Do you remember the stag's head Coco dress I made a couple of months ago?

Well, I've worn it to death - it really was worth splashing out the £40 it cost to get such Good Quality Fabric. Trouble is, with such a striking print, now I needed something to go with it other than the obvious black leggings.

Teal is another favourite colour of mine, especially in the Winter when I still want to wear something colourful but more appropriate for the season, and it would go well with the mustardy-yellow of the dress.

After a bit of head-scratching, I decided on a waterfall jacket - Burda Sewing Pattern 7184.

Then I thought, why not make it out of Sequinned Jersey Fabric?! (As you do!)

This fabric is also available in a lovely chocolate brown and both colourways have a slight crinkle quality to them which, combined with the sequins, really makes for an interesting fabric.

I chose view B, which is the longer length, but omitted the in-seam pockets. It has raglan sleeves which I always prefer as they give a softer, less sculpted look on the shoulders.

So, onto the cutting out......

HELP!

It's a 56" wide crinkle-with-sequins jersey - of course it was going to be a challenge!

Just look at that wavy edge I had to contend with!

As it turned out, once smoothed flat the main body of the fabric behaved surprisingly well, so I just made sure not to place any of the pattern pieces close to the selvedges.

I couldn't iron it, obviously, otherwise I would lose the crinkle effect which is so nice.

Anyway - onto the construction.

I made the usual reduction in sleeve length - I love to see this option on a pattern.

Setting the iron onto a medium heat is essential when working with plastic sequins as too high a heat will melt them.

I also used a tea towel (clean, of course!) as a barrier between the iron and the fabric, just to be doubly sure.

Luckily, I wanted this to be a smart casual jacket as I soon discovered that it was going to be impossible to get an absolutely straight hem.

The sequins are staggered in vertical rows so, if a sequin happens to fall on the fold, you have to fold it a bit lower or higher as sequins don't bend. The slightly wavy hemline doesn't show at all though, down to the crinkle nature of the jersey.

I used a Twin Needle to secure the hems in place with a double row of topstitching.

I only had one twin needle so was praying all the way through that I wouldn't snap one of them when going through the odd sequin!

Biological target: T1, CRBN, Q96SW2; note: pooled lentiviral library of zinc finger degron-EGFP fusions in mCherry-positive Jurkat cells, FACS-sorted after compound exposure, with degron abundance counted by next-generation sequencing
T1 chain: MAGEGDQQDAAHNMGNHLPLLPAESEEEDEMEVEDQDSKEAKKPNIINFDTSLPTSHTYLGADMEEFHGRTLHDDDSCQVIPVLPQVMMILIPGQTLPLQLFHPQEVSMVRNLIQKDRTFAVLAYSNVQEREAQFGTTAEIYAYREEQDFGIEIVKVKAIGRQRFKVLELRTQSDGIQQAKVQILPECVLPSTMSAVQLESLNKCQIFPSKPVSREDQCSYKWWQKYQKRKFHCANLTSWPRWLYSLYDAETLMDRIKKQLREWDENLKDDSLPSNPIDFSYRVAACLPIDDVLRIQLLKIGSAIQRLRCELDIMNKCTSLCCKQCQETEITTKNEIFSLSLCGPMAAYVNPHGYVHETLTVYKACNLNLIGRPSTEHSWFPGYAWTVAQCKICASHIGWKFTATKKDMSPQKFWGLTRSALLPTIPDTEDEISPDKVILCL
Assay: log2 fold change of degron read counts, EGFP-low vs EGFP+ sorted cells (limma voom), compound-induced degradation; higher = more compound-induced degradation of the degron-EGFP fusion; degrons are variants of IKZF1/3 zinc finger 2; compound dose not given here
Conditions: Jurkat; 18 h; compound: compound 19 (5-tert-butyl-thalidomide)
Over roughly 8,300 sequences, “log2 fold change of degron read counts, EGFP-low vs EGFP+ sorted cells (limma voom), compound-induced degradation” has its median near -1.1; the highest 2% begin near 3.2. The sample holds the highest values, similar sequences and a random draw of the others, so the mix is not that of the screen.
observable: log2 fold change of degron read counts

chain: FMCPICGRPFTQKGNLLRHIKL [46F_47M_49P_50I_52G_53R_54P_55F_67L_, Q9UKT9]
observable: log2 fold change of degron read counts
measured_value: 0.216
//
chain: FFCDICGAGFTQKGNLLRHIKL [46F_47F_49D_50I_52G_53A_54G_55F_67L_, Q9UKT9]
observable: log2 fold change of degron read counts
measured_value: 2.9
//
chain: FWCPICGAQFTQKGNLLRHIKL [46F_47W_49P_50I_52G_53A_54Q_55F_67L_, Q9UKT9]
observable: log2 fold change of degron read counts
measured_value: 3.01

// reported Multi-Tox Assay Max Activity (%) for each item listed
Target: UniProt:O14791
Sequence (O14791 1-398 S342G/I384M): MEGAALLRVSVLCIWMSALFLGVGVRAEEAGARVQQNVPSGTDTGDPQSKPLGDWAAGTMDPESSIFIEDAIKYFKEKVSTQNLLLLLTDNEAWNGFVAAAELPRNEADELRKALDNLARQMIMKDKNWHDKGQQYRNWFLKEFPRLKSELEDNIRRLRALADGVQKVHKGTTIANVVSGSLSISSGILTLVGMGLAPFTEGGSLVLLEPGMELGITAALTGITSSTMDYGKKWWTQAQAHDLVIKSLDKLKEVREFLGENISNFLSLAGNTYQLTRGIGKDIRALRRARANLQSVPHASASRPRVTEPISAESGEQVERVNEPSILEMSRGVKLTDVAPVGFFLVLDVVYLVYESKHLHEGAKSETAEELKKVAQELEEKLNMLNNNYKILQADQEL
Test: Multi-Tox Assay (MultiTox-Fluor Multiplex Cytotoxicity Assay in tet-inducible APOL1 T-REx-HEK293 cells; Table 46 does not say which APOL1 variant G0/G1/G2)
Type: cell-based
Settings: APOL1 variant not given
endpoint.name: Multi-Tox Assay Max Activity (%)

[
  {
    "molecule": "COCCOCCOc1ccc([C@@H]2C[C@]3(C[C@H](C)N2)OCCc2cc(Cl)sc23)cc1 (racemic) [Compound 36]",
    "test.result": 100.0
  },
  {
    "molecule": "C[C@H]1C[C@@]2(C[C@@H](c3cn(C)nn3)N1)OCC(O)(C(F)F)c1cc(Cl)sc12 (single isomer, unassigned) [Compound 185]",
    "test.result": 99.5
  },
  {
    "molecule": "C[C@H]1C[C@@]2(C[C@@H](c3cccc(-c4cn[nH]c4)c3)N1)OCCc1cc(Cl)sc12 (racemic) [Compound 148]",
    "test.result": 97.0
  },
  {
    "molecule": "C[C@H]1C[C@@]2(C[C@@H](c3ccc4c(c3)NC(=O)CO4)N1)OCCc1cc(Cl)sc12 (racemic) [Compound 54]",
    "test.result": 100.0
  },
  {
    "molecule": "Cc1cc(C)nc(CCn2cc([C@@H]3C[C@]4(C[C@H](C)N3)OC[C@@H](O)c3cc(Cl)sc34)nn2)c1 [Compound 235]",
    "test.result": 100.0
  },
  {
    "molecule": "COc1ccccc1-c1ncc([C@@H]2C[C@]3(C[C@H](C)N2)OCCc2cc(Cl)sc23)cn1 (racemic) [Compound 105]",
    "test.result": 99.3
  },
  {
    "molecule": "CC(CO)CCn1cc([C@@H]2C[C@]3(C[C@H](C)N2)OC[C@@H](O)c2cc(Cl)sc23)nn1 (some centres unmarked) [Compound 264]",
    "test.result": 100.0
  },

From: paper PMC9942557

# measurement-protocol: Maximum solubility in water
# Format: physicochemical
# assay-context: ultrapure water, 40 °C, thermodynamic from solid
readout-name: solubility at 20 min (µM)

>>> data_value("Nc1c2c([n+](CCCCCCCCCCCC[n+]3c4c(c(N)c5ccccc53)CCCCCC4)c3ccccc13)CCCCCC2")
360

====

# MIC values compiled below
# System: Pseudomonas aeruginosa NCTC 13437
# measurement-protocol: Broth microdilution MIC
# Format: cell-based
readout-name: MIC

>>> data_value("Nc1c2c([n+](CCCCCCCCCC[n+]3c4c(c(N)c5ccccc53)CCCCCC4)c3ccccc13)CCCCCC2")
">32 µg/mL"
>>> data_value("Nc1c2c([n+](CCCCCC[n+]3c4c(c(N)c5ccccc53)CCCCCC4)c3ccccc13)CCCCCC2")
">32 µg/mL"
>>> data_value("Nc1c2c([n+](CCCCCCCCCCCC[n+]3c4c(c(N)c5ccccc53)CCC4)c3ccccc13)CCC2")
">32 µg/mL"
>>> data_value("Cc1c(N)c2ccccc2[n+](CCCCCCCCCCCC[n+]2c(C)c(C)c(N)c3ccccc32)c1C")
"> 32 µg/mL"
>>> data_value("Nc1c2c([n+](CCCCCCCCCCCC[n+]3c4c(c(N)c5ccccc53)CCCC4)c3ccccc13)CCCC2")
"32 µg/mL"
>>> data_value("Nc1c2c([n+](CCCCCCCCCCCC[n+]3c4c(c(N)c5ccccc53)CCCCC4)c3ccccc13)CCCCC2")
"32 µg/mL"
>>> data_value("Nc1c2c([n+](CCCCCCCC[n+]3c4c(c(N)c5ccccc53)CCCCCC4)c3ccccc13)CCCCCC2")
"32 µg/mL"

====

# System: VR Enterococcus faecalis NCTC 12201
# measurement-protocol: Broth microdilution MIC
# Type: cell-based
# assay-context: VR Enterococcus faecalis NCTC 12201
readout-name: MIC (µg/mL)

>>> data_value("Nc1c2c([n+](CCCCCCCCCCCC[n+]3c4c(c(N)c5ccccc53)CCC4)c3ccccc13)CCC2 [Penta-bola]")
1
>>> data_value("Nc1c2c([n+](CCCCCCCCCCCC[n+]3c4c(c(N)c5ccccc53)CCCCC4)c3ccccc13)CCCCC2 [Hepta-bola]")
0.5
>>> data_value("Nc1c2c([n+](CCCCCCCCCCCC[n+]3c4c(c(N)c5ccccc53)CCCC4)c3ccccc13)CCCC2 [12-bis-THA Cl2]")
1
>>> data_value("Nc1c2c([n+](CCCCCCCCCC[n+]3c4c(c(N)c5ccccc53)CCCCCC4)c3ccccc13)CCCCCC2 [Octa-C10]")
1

I didn't though, and both the jacket hem and the sleeve hems were beautifully finished.

Another issue when using sequins is that you can't use an overlocker at all, as the sequins would damage the blade. I usually use my overlocker exclusively when sewing jersey, so this felt a little odd at first.

The raw edges on jersey don't strictly need finishing as they won't fray; I just like to overlock the edges for neatness. In this instance, I just left them.

On the reverse of the hems, I trimmed the seam close to the twin-needle stitches for a neat finish.

For the front opening edges, the "waterfall" bit, I did a rolled hem. Years of experience meant I could just roll as I went, using just my fingers.

There - perfect!

So, the finished jacket.

Sequinned jersey was always going to be a risky choice for daywear, but I quite like doing something a bit different to what's expected.

The fact that it's crinkle jersey dresses it down a bit.

Obviously, as the jacket is unlined, the reverse of the fabric will be on show down the front opening edge. A neat rolled hem is imperative!

I must admit, I love the raglan sleeves - a defined sleeve head on the edge of the shoulder just wouldn't look right, I don't think, although raglan shoulder pads could add a little extra shape if you prefer.

Just look at those sequins sparkle!

I bound the neckline in a piece cut from the selvedge where there were no sequins. This ensured there would be no scratchy bits to irritate the back of my neck.

A VERY quick photo shoot as it was pouring down with rain.

See, the wavy hem isn't at all noticeable.

To recap; the pattern was a doddle - no issues whatsoever.

The fabric - well, it depends what you expect and what you're used to. The jersey is a lovely quality and the sequins just take it up a notch.

Knit fabrics have a reputation for being tricky to work with and, when you throw sequins into the mix, it's always going to be more of a challenge!

If you take the precautions that I did, then you won't have a problem - I found it straight forward enough, but a beginner may struggle with such a challenging fabric. A great pattern to make in plain jersey, though, as an introduction to using knits.

Just in case you were wondering, I made the leggings, too. I couldn't find any teal ones in the shops, so Vicki at Minerva Crafts very kindly found a matching Plain Jersey Fabric for me together with New Look Sewing Pattern 6439, both of which are also from Minerva Crafts.

Ooh, I nearly forgot - I found the perfect teal boots as well! Overkill, perhaps? They should be here any day so I'll soon find out:)